The Ohio Supreme Court has concluded that Ohio’s statutory caps on damage awards in personal injury lawsuits are constitutional in a 5-2 decision today.
Like most states with caps, the cap applies to pain and suffering damages and other intangible injuries. The Ohio cap is particularly restrictive: $350,000 unless the injured person lost a limb or bodily organ. Ohio also has a punitive damages rule that restricts punitive damages to twice the amount of damages awarded as the judge or jury awards in compensation for the plaintiff’s injuries, minus any reductions because of the cap on pain and suffering damage. (Actually, the formula is a little more complicated than that, but this is the gist.)
Here, the plaintiff filed a product liability case against Johnson & Johnson claiming she suffered blood clots due to having used the Ortho Evra Birth Control Patch, a hormonal birth-control patch. [Editor’s note: we saw the same thing with NuvaRing).
Dissent from Ohio Cap Opinion
Two justices dissented. Justices Paul E. Pfeifer wrote, “Today is a day of fulfilled expectations for insurance companies and manufacturers of defective, dangerous or toxic products that cause injury to someone in Ohio… But this is a sad day for our Constitution and this court. And this is a tragic day for Ohioans, who no longer have any assurance that their Constitution protects the rights they cherish.” Well said.
Interestingly, Justice Pfeifer also noted that in deciding to cap damages, the Ohio legislature relied on studies that were not “peer-reviewed” or “published in a scholarly journal.” While this might not be a reason to ignore the legislative intent, because presumably, the legislature can decide what they decide for any reason they want, it underscores the inaccurate data that insurance companies and big business used to rig or construe the data in such a way to create a crisis when one does not exist.
If I wrote a dissenting opinion on the constitutionality of the damages cap in Ohio, this would be the full text of my dissent:
“The right of trial by jury shall be inviolate.” Article I, Section 5 of the Constitution of the State of Ohio.
Ohio Malpractice Cap Language
Before we go, let me give you the Ohio malpractice cap statute in its most relevant part. The emphasis is mine:
2323.43 Compensatory damages for economic and noneconomic loss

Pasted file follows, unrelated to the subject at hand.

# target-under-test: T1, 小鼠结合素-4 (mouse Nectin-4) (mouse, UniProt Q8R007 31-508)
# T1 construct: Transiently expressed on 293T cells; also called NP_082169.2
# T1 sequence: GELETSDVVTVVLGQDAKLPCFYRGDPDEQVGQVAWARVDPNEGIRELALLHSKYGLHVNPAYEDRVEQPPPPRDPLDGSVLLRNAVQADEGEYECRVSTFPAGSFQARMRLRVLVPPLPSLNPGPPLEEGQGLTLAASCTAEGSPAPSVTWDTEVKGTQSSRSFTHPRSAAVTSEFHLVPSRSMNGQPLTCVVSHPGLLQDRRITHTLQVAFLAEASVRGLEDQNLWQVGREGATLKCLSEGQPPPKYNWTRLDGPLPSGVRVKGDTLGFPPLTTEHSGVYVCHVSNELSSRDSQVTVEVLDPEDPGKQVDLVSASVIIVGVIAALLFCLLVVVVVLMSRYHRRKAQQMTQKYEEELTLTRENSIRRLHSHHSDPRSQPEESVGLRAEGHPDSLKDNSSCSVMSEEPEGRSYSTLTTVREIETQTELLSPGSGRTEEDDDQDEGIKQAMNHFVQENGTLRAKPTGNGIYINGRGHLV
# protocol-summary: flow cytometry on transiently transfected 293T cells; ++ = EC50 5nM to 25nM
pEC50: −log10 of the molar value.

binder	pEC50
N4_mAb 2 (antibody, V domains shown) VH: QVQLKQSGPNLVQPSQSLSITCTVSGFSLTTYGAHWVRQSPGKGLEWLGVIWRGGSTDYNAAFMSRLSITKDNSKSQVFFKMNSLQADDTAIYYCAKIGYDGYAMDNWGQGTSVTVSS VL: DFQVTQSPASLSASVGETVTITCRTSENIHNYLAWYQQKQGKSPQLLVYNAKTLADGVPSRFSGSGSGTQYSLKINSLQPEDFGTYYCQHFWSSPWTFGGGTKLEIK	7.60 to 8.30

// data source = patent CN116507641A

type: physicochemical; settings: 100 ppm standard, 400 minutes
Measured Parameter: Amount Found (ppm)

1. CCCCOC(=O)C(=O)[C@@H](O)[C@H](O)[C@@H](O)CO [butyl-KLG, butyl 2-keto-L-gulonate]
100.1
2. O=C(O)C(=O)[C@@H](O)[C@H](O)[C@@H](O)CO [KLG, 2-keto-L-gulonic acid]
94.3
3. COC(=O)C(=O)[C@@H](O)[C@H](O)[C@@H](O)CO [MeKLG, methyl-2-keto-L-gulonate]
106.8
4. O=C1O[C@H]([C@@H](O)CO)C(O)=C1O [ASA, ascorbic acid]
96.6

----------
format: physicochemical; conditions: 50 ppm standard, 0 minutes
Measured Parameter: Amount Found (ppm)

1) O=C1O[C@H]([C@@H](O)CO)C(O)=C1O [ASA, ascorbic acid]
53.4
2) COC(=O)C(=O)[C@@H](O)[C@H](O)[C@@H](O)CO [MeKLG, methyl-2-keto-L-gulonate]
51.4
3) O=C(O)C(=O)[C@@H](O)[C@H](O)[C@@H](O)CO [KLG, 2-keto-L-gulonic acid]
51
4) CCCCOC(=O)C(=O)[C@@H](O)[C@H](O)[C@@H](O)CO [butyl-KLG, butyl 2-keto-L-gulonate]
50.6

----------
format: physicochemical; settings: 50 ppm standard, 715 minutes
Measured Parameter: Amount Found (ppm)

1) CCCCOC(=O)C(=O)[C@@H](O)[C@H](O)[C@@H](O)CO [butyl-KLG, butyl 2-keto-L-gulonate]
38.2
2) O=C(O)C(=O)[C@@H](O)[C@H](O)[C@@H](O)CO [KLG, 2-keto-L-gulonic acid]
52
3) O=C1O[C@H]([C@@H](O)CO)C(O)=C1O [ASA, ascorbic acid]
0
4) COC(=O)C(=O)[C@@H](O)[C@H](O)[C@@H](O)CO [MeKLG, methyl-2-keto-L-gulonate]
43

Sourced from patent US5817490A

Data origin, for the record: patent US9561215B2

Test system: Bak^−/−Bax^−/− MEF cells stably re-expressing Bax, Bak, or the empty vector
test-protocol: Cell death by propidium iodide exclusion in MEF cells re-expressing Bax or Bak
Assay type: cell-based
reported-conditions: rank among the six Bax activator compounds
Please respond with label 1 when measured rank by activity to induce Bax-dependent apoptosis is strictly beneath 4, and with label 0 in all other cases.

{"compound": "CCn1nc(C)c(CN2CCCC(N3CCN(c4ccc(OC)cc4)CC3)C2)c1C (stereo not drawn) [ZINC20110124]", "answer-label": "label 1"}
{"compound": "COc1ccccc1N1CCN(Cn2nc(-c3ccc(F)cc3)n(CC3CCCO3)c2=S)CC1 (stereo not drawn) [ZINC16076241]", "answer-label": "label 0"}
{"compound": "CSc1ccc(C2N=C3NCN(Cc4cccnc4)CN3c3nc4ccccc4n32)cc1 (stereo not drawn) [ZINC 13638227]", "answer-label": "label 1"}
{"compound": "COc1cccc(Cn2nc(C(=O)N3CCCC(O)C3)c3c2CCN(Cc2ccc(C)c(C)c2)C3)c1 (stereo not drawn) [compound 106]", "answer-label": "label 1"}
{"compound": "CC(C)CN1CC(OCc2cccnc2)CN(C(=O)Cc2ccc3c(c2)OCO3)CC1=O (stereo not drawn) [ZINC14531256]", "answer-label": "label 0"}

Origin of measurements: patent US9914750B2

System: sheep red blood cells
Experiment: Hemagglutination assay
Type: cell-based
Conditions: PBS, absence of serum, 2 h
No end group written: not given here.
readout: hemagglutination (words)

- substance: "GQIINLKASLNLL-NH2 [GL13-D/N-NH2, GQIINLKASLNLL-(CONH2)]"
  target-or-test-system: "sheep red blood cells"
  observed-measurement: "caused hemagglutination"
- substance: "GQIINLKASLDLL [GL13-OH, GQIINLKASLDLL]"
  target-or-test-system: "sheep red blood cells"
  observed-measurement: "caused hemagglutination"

(A) In a civil action upon a medical, dental, optometric, or chiropractic claim to recover damages for injury, death, or loss to person or property, all of the following apply:
(1) There shall not be any limitation on compensatory damages that represent the economic loss of the person awarded the damages in the civil action.
(2) Except as otherwise provided in division (A)(3) of this section, the amount of compensatory damages that represents damages for noneconomic loss that is recoverable in a civil action under this section to recover damages for injury, death, or loss to person or property shall not exceed the greater of two hundred fifty thousand dollars or an amount that is equal to three times the plaintiff’s economic loss, as determined by the trier of fact, to a maximum of three hundred fifty thousand dollars for each plaintiff or a maximum of five hundred thousand dollars for each occurrence.
(3) The amount recoverable for noneconomic loss in a civil action under this section may exceed the amount described in division (A)(2) of this section but shall not exceed five hundred thousand dollars for each plaintiff or one million dollars for each occurrence if the noneconomic losses of the plaintiff are for either of the following:
(a) Permanent and substantial physical deformity, loss of use of a limb, or loss of a bodily organ system;
(b) Permanent physical functional injury that permanently prevents the injured person from being able to independently care for self and perform life-sustaining activities.
(B) If a trial is conducted in a civil action upon a medical, dental, optometric, or chiropractic claim to recover damages for injury, death, or loss to person or property and a plaintiff prevails with respect to that claim, the court in a nonjury trial shall make findings of fact, and the jury in a jury trial shall return a general verdict accompanied by answers to interrogatories, that shall specify all of the following:
(1) The total compensatory damages recoverable by the plaintiff;
(2) The portion of the total compensatory damages that represents damages for economic loss;
(3) The portion of the total compensatory damages that represents damages for noneconomic loss.
Ohio Malpractice Lawsuits Impossible If No Economic Damages
In 2023, we get tons of calls for Ohio medical malpractice cases because there are few lawyers handling those cases in Ohio any longer. We reject all but the most severe injury or wrongful death claims because… the cap makes bringing any malpractice cases without massive economic damages impossible.
- A look at verdict and settlement statistics in Ohio
- A look at damages in Ohio
- A look at Musgrave v. Breg, an Ohio case that looked at the retroactivity of the cap